Who Owns Kavanaugh #3: The Basketball Coach & The Devil's Triangle
Just as the press begins to dig into Kavanaugh's finances and sketchy work with Bush 43, all hell breaks loose.
This series is written by Greg Olear in collaboration with Lincoln’s Bible.
TWO CONSPICUOUSLY TALL undergrads pounding beers at a dive bar in New Haven. Bikers doing shots. Townies munching on piping hot triangles of pizza. The smell of stale beer and sweat and urine. The lights go down, the music (Eurythmics? Prince? Mötley Crüe?) goes up. Tables give way to a crude dance floor. Bodies sway.
“Look at that guy,” says the shorter of the tall undergrads to his 6’ 11” friend, gesturing with his beer stein to a handsome guy sitting at a nearby table. “Dude, that’s the guy from UB40!”
“No, it’s not,” the taller one says. “Why would a rock star hang out in this shit-hole?”
“I’m telling you, dude, it’s him!”
The tall friends are too drunk to be subtle. The would-be lead singer of the radio hit “Red Red Wine” is now aware that he is being watched—and he doesn’t like it. He approaches the preppy pair, both of whom are pretty obviously students at Yale, and says, “Can I help you?” Or maybe he says something else. With the music cranked up, it’s hard to know.
Close up, the guy looks nothing like the singer of a British reggae band. He looks Italian. He looks local. And he looks pissed.
Whereupon the shorter of the two tall Yalies throws the icy remains of his rum-and-Coke in the guy’s face. An altercation ensues. In the blink of an eye, the local has the ice-throwing friend in a headlock—physically held down against his will. The taller one doesn’t like this, so he gallantly smashes his beer stein against the side of the local’s head.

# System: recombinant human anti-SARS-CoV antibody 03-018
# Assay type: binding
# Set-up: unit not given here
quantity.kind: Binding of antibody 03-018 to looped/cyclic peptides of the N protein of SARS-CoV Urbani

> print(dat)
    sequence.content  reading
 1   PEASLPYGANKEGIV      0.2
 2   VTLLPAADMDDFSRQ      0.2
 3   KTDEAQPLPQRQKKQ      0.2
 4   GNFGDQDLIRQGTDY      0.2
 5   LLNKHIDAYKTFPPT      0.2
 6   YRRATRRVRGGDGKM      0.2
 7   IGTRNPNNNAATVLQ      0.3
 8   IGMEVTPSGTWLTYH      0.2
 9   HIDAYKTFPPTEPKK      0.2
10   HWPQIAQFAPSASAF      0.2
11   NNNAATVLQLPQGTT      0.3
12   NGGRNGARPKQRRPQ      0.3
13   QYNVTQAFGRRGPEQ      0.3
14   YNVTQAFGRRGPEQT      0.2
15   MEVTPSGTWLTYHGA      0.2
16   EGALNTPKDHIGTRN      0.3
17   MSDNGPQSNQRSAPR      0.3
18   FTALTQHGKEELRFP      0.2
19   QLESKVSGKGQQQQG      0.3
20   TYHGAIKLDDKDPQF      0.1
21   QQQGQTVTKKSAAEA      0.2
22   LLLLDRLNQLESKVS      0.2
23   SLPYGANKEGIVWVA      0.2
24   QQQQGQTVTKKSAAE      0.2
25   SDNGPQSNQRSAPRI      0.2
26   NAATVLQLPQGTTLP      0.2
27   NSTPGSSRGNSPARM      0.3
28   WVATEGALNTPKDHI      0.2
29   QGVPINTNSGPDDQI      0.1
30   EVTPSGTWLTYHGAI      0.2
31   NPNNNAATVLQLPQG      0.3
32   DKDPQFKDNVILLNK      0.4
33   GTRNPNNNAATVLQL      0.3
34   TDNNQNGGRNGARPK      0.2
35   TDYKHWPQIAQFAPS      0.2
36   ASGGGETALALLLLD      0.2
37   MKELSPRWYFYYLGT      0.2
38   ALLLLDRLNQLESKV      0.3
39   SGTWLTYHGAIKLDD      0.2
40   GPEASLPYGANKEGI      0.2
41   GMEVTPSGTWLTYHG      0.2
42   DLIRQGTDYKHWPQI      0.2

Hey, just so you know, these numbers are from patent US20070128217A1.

The fight breaks up. The cops come—they are never far away from this particular dive bar—and take some statements. No charges are filed.
The taller of the two friends is Chris Dudley, star center of the Yale basketball team. He will go on to play for 16 years in the NBA, distinguishing himself by being one of the worst free throw shooters of all time, and will run for governor of Oregon, as a Republican.
The shorter of the two friends—the one in the headlock, the one who started the bar-fight—is Brett Kavanaugh.
I. The Basketball Coach
The key takeaway from the first few days of Brett Kavanaugh’s confirmation hearing, which began on September 4, 2018, was that the judge coached his eldest daughter’s Catholic middle school girls’ basketball team. Both Kavanaugh and his Republican handlers made such a big deal out of this that “Coach K” was the subject of a satirical column by Alexandra Petri of the Washington Post (“Brett Kavanaugh: ‘I Coach a Girls’ Basketball Team’”) and a sarcastic one by Bob Cook of Forbes (“One Thing We Know About Brett Kavanaugh: He’s a Girls’ Basketball Coach).”